Operators of an airbridge punctured the fuselage of an Embraer 190 at Copenhagen, ironically after re-attaching it to allow the crew to check there had been no damage from a pushback tractor encounter.

The aircraft, operated by Finnair’s Nordic Regional Airlines, had arrived on stand A11 on 7 February this year.

It was met by an airbridge which had been automatically pre-set for the aircraft type during initial docking. The final stage of docking was performed manually.

After the airbridge was attached the passengers disembarked and the next group of passengers filed on board, before the airbridge was removed.

E190 airbridge incident-c-HCL

Source: HCL

Cameras captured differing airbridge deflection during arrival (left) and re-attachment (right)

But Danish investigation authority HCL says that, while a towbarless tractor was manoeuvring to engage with the jet, it inadvertently contacted the aircraft’s nose-gear.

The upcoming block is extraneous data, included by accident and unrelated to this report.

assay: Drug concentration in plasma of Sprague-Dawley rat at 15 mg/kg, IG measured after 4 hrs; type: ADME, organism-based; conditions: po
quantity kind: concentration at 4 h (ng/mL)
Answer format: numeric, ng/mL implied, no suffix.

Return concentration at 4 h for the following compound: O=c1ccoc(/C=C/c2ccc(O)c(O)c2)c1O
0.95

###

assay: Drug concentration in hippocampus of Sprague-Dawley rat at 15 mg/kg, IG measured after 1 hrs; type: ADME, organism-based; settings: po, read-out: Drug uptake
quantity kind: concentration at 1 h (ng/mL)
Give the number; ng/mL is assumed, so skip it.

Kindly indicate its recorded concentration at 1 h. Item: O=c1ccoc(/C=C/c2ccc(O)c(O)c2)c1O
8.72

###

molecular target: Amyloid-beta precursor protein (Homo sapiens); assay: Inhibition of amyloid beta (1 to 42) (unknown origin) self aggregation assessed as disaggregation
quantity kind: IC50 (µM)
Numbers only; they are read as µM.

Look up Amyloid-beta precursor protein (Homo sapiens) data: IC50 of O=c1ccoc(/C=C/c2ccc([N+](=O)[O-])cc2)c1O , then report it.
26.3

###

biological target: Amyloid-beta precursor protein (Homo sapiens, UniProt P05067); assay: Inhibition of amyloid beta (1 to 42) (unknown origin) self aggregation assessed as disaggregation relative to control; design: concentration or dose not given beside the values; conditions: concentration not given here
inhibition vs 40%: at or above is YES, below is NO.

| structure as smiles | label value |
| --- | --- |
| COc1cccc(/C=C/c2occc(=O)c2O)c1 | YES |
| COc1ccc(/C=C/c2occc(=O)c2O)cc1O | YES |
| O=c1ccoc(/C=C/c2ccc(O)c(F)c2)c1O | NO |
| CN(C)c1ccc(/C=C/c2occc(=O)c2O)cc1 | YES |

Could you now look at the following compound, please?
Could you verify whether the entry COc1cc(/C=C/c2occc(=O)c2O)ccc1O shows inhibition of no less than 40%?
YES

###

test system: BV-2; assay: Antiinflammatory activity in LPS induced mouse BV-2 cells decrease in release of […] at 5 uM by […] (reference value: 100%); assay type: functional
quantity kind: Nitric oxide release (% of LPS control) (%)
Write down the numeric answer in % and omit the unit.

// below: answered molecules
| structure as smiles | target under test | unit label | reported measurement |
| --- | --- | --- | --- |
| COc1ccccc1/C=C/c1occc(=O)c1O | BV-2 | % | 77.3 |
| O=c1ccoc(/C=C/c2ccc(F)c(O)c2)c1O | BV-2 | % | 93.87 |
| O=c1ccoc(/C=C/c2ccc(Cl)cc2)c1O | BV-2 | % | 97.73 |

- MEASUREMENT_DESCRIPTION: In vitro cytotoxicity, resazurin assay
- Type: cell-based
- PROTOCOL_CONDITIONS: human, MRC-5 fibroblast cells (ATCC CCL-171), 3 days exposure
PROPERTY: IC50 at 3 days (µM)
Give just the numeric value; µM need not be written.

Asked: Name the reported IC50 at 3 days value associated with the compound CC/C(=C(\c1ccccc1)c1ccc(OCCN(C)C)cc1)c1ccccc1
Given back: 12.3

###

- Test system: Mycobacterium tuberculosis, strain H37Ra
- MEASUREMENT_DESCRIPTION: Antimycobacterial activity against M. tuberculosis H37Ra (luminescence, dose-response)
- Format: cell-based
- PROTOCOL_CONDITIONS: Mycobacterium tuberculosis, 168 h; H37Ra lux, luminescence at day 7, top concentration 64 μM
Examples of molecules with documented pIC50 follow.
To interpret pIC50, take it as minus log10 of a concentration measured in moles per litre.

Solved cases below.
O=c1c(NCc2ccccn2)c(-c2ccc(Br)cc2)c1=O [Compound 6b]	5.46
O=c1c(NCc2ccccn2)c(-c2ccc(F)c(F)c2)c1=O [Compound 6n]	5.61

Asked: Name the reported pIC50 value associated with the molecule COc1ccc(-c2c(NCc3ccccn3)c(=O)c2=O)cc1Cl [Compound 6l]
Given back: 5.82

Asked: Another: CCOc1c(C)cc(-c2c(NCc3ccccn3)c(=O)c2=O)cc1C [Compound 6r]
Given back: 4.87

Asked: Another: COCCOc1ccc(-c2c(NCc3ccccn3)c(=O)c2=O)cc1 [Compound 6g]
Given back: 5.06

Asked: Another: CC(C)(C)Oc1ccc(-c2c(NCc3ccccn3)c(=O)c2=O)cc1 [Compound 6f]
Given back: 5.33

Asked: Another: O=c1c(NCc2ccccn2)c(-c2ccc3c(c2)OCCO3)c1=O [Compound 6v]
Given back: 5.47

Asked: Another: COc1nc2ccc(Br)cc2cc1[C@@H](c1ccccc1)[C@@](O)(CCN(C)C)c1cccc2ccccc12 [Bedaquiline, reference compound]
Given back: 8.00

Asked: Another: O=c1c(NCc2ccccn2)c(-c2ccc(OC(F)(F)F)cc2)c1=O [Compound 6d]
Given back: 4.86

To enable the cockpit crew to inspect the nose-gear, the airbridge had to be re-attached. The airbridge operator performed this task manually.

“While manoeuvring the [airbridge], the bridge operator felt sun-blinded,” says HCL. “During the reconnection docking sequence, the angle between the [airbridge] platform and the aircraft was different from the angle at the initial arrival.”

The angle between the platform and the Embraer did not trigger proximity sensors on the airbridge, and its left corner contacted the fuselage, puncturing the skin below the forward door. This structural damage prevented the jet from being pressurised.

HCL identifies the airframe as OH-LKK, originally delivered to Finnair in 2007.

As a result of the accident the ground-handling agent implemented preventative actions to ensure standardisation of docking procedures during airbridge reconnection.